implementing innovation in
software engineering


As an experimental computer scientist, the goal of my research is to design, implement, and rigorously evaluate techniques and tools that support the creation of useful, dependable, and efficient software. My research addresses the challenges in fields such as software engineering, software testing, and computer systems. I conduct this research with undergraduates at Allegheny College, graduate students and professors at several universities, and colleagues in industry.


My research is empirical in nature because it involves the application of the scientific method to formulate problem statements, carry out experiments, take observations, statistically analyze and visualize the data sets, and draw conclusions based on the results. Each project focuses on the development and evaluation of software artifacts that can be used in both empirical studies and real-world practice by undergraduate and graduate students, software engineers, and computer scientists in both academia and industry. In addition to supporting my professional service, my research also results in award-winning and frequently cited research papers, oft-complimented presentations, and useful free and open-source software.

My research has concentrated on several areas in software engineering and software testing, examples of which are summarized in the following list that references key papers.

  • Database Testing: Given the importance of verifying the behavior of a database application, my PhD dissertation (Kapfhammer2007d)   presented an approach for testing this type of software; a notable paper derived from my dissertation is (Kapfhammer2003)  .  Since the relational schema preserves the correctness of the database's state, my research has also focused on testing this complex artifact, with (McMinn2015)   and (McMinn2019)   being examples of papers. Recent papers such as (Alsharif2020)   and (Alsharif2020a)   present techniques for improving the efficiency of regression testing for relational database schemas.
  • Web Testing: In response to the prevalence and complexity of mobile-ready web sites, my research has developed automated techniques for checking the pages in these sites. Some examples of papers describing methods for automatically detecting defects in live web pages include (Walsh2017)   and (Walsh2017a)  .  The automated approach introduced in (Althomali2019)   can visually confirm and classify the reported responsive layout failures in a web page. Finally, the technique described in (Walsh2020)   can automatically identify potential regressions from the correct layout of a mobile-ready web page.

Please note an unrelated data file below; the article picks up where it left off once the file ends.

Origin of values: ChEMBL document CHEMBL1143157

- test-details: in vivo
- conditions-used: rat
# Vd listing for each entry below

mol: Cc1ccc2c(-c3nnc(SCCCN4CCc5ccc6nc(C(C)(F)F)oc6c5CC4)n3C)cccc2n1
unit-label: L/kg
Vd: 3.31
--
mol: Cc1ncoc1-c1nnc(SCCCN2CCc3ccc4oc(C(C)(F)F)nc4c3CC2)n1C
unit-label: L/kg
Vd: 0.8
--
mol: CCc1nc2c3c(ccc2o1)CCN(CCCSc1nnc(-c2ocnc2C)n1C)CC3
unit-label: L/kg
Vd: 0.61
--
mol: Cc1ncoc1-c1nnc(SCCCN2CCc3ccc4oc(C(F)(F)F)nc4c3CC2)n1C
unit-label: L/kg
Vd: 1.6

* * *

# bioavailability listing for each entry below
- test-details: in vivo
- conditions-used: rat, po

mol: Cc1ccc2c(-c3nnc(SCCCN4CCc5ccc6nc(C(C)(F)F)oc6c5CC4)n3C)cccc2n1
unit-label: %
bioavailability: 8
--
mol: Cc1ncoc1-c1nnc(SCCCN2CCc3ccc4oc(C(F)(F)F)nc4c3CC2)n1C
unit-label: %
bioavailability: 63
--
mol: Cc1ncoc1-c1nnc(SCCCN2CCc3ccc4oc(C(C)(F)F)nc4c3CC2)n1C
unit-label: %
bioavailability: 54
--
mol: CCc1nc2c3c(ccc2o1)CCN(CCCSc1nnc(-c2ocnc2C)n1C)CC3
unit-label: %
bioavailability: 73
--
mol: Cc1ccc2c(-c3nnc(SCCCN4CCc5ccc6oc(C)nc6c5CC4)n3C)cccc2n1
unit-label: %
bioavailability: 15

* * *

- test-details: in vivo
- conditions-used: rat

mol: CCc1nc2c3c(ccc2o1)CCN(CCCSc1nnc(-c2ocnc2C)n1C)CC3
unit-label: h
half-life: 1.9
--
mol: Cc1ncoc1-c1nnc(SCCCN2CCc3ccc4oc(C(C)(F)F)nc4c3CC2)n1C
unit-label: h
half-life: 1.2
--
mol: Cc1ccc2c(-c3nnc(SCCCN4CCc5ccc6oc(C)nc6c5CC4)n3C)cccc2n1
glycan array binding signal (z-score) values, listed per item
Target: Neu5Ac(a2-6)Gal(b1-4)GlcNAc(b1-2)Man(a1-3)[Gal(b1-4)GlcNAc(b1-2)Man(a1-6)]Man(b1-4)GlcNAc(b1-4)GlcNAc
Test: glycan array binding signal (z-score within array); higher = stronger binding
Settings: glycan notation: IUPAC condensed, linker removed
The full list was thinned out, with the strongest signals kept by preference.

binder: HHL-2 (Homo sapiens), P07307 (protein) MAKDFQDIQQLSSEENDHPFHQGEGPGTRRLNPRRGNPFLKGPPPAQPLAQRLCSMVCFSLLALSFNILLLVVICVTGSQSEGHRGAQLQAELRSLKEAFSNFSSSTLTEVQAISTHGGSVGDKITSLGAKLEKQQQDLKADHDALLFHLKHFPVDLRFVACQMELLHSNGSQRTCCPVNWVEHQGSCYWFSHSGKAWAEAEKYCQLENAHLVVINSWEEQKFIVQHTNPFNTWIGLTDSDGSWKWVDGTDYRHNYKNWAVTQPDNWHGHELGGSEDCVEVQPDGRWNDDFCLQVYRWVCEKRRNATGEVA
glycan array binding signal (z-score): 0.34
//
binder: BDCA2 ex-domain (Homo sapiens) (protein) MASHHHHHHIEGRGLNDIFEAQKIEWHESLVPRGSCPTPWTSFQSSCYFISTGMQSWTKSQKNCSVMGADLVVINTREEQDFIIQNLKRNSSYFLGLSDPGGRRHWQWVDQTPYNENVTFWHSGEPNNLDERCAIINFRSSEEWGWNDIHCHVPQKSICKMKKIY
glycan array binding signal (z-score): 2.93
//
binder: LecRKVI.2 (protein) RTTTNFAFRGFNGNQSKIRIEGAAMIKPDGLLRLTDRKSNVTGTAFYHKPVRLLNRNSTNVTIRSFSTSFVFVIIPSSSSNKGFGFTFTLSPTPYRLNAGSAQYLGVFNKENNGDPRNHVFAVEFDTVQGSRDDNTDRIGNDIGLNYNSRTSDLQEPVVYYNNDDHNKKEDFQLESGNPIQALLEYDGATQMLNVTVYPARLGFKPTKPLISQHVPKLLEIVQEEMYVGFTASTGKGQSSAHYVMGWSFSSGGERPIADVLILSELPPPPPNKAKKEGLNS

• Mutation Testing: Given the challenges associated with accurately judging the quality of a test suite, my research has designed efficient and useful ways to perform test assessment through mutation analysis. Presenting and evaluating automated techniques that efficiently insert synthetic faults into both real-world Java programs and relational database schemas, some examples of papers include (Just2012b)  ,  (Wright2014)  ,  and (McMinn2019)  . 
  • Regression Testing: Since software is often incrementally developed, my work on regression testing has created automated ways to efficiently and effectively run test suites for complex programs. Some examples of papers that present and evaluate regression testing techniques include (Walcott2006)  ,  (Lin2014)  ,  and (Lin2017)  .  Leading the way in the realistic assessment of regression testing, papers such as (Paterson2018)   and (Paterson2019)   show how to conduct rigorous experiments with faults harvested from real programs.
  • Search-Based Testing: Using a fitness function as a guide to a suitable solution, search-based methods have shown promise in supporting many software engineering tasks. My work has focused on creating and maintaining frameworks that support the development of search-based tools, with (McMinn2016b)   being one example. Other papers such as (Conrad2010a)   and (Kukunas2010a)   describe search-based solutions to key software engineering challenges. Recent papers like (Alsharif2019)   present ways to involve humans when studying the usefulness of tests that were automatically generated by search-based techniques.
  • Performance Evaluation: Given the importance of equipping software engineers with the insights and tools they need to create efficient software, my work has concentrated on developing and studying tools that automatically assess program performance. Focusing on the empirical evaluation of real-world software components like databases, papers in this area include (Jones2011)  ,  (Burdette2012)  ,  and (Kinneer2015)  .  Papers such as (Kotelyanskii2014a)   highlight how my research has also characterized the influence that the parameters of a search-based algorithm have on its efficiency and effectiveness.
  • Research Methods: My surveys of software testing techniques provide a starting point for people exploring this field, with (Kapfhammer2004)   and (Kapfhammer2010)   being examples of such articles. Papers like (Kapfhammer2016)   and (McMinn2016)   show how I have articulated a research agenda for the field of software engineering that stresses, for instance, the need for well-tested statistical methods. I have also written papers, such as (Alsharif2018a)   and (Alsharif2018b)  ,  that explain how to replicate my research results.


Do you work on these topics and are you interested in collaborating with me on a project in the fields of software engineering and software testing? If so, then please contact me with your ideas.

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